Forest & Bird Invited To Set Up Drylands Park

Press Release – Federated Farmers

Federated Farmers has invited Forest & Bird to go into the open market and buy farmland for the Mackenzie drylands park it wishes to establish.“I’m taken aback by how misinformed Forest & Bird seem to be” says Graham ReedForest & Bird Invited To Set Up Drylands Park Itself

Federated Farmers has invited Forest & Bird to go into the open market and buy farmland for the Mackenzie drylands park it wishes to establish.

“I’m taken aback by how misinformed Forest & Bird seem to be about High Country farming, conservation and tenure,” says Graham Reed, Federated Farmers High Country chairperson.

“By 2008, High Country farmers had voluntarily protected over 13,000 hectares in 42 QEII National Trust covenants around Central Otago, Waitaki, Queenstown-Lakes and the Mackenzie.

“I’m reliably told that Black Stilts are actually thriving with irrigation. Even if we put together all the irrigation we have or is planned, this comprises less than five percent of the Mackenzie.

“The landscape is already modified after 150 years of grazing. Without livestock, Forest & Bird won’t end up with a drylands park, but a park for rabbits, hieracium and wilding conifers.

“Yet I doubt many farmers would have an issue with Forest & Bird if it raised money from its supporters to buy High Country farms on the open market. Except Forest & Bird’s advocacy people expect the taxpayer and the State to do its bidding for it.

“I think people need to know that tenure review is really a quid-pro-quo exercise. If freehold title is on the table then negotiations are about the protection of applicable conservation interests.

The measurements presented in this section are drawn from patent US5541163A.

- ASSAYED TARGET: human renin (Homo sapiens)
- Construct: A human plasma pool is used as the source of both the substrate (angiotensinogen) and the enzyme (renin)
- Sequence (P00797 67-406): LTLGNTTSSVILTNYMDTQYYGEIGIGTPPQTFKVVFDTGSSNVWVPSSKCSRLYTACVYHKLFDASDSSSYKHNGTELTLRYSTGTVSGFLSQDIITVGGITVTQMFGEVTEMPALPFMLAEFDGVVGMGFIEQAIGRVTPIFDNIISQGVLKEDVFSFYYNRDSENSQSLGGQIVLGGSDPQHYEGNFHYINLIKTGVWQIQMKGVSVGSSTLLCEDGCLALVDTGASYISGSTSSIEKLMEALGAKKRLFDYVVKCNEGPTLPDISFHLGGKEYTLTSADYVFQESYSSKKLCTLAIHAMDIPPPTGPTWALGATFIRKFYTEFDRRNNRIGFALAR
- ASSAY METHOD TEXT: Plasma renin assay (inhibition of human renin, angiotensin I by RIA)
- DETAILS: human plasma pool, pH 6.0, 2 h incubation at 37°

“If a Crown Lease property in the Mackenzie Basin is acutely important, then the Crown can negotiate a whole property purchase. If not, or if the Tenure Review doesn’t proceed, then we’ll continue farming business as usual as we’ve done for the past 150 years.

“Yet if New Zealanders want the High Country put into aspic, as a scenic backdrop for passing tourists or movies, then we’ll need compensation provisions put into the Resource Management Act. This is about respecting property rights, as I imagine few in our cities would like central Government telling them what size house to live in.

“Yet from reading Forest & Bird’s media statement, it’s clear their advocacy people have little understanding of the High Country or High Country Pastoral Leases, so I’m happy to help educate them,” Mr Reed concluded.

ENDS

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